Stephen Spender Prize
The Youth Prize is now open for entries, with categories for 18-and-under, 16-and-under and 14-and-under.Guide for Teachers
Youth Prize Entry Guidelines
Please submit an English translation of a published poem from any language, together with a commentary of no more than 300 words: giving 3 examples of difficult decisions that you had to make when translating the poem, and explaining how you overcame them. The translation should be no more than 60 lines (extracts are accepted). Please read the full Terms and Conditions and FAQs before submitting your entry.
Please note that the commentary will be judged on content rather than style. For example, it could discuss:
- A particular word or phrase which presented a challenge to translate
- A cultural reference which needed to be adapted in translation
- Any particular problems presented by the style/form of the original poem. For example, if the original is in a particular form — rhyme or a regular metre — was it possible to preserve that form in English, or did you decide to make changes?
The poem you translate can be from any language, ancient or modern. We want to celebrate poetry in all its forms and genres— texts from rap, spoken word and slam poetry are eligible and very welcome. Entries must still be in written form, but any commended entrants from rap/spoken word/slam genres would later be invited to make a video, should they wish, for publication on our website and social media channels.
We also welcome translations of poems in British Sign Language. A BSL video of the original poem can be submitted, although the translation itself should still be in written form.
See our resources hub for suggested poems, videos and more, and our YouTube channel for mini masterclasses and videos by previous winners. Here you can download a PowerPoint to introduce MFL learners to poetry translation and the Stephen Spender Prize: Introduction to translating poetry
Inspired by the innovative approaches we have seen from educators in previous years, we will give a special reward for up to three teachers who show an exceptional engagement in the Prize.Introduction to translating poetry (ppt)
Daljit Nagra is an award-winning poet, and a lecturer in Creative Writing at Brunel University, London. He has published four poetry collections with Faber & Faber. He has won the Forward Prize for Best Individual Poem and Best First Collection, the South Bank Show Decibel Award and the Cholmondeley Award. He is the inaugural Poet-in-Residence for Radio 4 & 4 Extra, and presents a weekly programme, Poetry Extra, on Radio 4 Extra. He is a Fellow of the Royal Society of Literature and was elected to its Council, and is a trustee of the Arvon Trust. He has judged many prizes including the Samuel Johnson Prize, the T. S. Eliot Prize, the Costa Prize, the David Cohen Prize and the National Poetry Competition.
Samantha Schnee is the founding editor of Words Without Borders. Her translation of The Goddesses of Water, a collection by Mexican poet Jeannette Clariond, is forthcoming from Shearsman Books in the UK (August 2021) and World Poetry Books in the US. Her translation of Carmen Boullosa’s penultimate novel, The Book of Anna, was published by Coffee House Press last year and her translation of Boullosa’s Texas: The Great Theft was shortlisted for the PEN America Translation Prize. She is a trustee of English PEN, where she chaired the Writers in Translation committee from 2014-17 and currently serves as secretary of the American Literary Translators Association. Born in Glasgow, Scotland, she now lives in Houston, Texas.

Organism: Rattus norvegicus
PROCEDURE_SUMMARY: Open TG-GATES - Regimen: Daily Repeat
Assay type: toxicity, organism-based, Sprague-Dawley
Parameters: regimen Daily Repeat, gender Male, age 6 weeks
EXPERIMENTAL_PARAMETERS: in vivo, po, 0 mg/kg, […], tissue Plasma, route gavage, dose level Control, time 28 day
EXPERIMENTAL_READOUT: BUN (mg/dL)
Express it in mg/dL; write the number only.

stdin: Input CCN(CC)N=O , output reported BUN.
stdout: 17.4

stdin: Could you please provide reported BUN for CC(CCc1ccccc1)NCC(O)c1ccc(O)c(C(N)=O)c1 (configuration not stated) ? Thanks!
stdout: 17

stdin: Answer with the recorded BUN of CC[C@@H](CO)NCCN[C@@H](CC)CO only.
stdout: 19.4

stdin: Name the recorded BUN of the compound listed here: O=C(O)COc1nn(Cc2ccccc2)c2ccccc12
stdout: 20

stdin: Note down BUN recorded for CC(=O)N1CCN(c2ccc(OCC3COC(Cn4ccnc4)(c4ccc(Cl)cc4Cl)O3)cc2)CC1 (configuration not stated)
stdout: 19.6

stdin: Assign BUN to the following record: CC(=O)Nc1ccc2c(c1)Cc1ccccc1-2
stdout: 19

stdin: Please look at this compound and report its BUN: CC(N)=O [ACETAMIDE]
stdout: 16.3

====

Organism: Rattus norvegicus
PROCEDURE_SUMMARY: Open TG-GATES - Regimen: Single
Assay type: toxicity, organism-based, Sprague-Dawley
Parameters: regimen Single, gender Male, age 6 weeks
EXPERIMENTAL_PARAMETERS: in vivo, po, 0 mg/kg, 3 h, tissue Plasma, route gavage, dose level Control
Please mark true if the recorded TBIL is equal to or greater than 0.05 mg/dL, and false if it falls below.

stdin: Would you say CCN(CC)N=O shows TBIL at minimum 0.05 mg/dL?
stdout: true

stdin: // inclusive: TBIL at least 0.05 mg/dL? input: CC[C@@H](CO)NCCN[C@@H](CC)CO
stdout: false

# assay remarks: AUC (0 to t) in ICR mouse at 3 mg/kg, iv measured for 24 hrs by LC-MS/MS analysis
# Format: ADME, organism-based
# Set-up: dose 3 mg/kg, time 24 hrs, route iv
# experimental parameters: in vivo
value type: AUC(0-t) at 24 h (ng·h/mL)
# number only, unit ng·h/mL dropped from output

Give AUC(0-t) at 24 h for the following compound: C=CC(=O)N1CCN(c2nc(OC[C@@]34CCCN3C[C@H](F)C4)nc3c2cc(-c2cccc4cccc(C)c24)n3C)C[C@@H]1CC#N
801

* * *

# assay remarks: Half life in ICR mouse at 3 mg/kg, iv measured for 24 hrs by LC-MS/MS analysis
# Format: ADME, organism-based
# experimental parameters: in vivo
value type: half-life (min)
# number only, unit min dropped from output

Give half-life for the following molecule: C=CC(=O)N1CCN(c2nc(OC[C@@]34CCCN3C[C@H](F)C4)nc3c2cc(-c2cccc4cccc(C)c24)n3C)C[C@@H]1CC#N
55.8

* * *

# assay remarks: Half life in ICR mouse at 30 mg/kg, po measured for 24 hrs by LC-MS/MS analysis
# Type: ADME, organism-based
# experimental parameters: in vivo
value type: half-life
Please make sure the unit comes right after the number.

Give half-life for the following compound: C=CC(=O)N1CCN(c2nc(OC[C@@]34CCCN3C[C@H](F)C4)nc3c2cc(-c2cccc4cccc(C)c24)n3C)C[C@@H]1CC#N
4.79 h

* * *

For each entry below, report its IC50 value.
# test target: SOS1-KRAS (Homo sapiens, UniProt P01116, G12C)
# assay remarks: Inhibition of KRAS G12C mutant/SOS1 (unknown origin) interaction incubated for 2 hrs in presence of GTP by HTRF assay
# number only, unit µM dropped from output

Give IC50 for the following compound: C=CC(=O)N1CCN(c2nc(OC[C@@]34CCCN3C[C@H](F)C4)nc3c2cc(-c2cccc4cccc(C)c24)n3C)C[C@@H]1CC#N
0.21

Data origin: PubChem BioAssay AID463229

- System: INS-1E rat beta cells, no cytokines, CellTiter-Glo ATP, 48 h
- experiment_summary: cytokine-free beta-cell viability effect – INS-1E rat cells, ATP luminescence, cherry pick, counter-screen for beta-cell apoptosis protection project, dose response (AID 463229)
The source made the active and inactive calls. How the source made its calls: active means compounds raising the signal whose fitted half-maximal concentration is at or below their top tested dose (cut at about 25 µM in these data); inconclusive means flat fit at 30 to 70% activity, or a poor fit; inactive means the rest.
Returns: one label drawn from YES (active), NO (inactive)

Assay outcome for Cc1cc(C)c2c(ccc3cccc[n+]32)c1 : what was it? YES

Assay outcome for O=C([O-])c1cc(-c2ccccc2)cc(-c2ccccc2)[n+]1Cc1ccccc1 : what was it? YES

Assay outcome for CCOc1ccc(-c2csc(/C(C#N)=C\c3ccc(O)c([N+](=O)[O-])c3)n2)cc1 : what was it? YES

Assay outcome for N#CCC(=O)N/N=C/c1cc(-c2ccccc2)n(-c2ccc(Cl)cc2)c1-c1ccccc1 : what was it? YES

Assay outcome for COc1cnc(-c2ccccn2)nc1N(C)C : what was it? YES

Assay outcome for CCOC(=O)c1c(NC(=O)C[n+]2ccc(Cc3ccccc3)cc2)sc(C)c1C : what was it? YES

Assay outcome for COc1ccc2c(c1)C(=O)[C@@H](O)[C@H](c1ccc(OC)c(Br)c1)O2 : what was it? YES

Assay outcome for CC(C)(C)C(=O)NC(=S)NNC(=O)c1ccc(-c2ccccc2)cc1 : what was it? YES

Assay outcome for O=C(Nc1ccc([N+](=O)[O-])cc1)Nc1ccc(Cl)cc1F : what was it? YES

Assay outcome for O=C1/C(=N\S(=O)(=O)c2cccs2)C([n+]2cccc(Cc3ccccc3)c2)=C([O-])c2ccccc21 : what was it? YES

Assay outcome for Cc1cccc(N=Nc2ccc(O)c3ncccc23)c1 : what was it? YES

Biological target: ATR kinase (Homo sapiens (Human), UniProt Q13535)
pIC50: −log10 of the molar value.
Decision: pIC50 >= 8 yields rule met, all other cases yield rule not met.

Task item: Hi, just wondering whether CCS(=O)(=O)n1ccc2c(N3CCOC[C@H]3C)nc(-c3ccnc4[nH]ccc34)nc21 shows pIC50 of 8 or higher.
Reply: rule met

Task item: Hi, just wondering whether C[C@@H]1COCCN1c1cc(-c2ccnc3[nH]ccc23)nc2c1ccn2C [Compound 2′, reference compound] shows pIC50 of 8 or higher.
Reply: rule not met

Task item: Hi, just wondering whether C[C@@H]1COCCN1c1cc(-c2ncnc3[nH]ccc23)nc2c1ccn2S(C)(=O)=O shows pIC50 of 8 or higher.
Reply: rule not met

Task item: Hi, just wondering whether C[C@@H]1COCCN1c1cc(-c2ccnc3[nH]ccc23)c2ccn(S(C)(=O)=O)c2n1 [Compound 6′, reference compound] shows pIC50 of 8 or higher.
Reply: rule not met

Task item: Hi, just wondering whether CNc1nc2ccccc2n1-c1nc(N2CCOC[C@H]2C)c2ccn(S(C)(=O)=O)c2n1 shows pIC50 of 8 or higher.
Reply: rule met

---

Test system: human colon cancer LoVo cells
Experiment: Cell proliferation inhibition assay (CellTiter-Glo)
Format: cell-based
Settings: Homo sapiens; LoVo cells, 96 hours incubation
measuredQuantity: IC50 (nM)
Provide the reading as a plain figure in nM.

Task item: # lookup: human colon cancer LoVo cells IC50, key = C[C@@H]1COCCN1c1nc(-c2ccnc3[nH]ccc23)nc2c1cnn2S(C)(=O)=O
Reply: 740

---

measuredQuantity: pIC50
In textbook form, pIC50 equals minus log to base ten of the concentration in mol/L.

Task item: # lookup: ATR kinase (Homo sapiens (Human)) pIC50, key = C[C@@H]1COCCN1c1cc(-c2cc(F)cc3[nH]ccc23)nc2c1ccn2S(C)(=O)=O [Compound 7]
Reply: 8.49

Khairani Barokka is an Indonesian writer, artist, and translator in London, whose work has been presented extensively, in fifteen countries. She was Modern Poetry in Translation’s Inaugural Poet-In-Residence, is on the Board of Shadow Heroes, and is Research Fellow at UAL’s Decolonising Arts Institute, Associate Artist at the National Centre for Writing (UK), and UK Associate Artist at Delfina Foundation. Among Okka’s honours, she was an NYU Tisch Departmental Fellow and is a UNFPA Indonesian Young Leader Driving Social Change. Okka is co-editor of Stairs and whispers: D/deaf and Disabled Poets Write Back (Nine Arches), author-illustrator of Indigenous Species (Tilted Axis; Vietnamese translation published by AJAR Press), and author of debut poetry collection Rope (Nine Arches Press).
14-and-under category: £75 each for three winners
16-and-under category: £100 each for three winners
18-and-under category: £150 each for three winners
In each category there will also be up to 3 highly commended entrants and up to 30 commendees. These commendations are new for 2021.
All winning entries will be published in our booklet and online; highly commended entrants will be published online; and all commendees’ names will be printed in our booklet and will receive special certificates.
Our 2021 ceremony will be held virtually in the autumn, allowing poets, translators and prizewinners from all over the world to participate.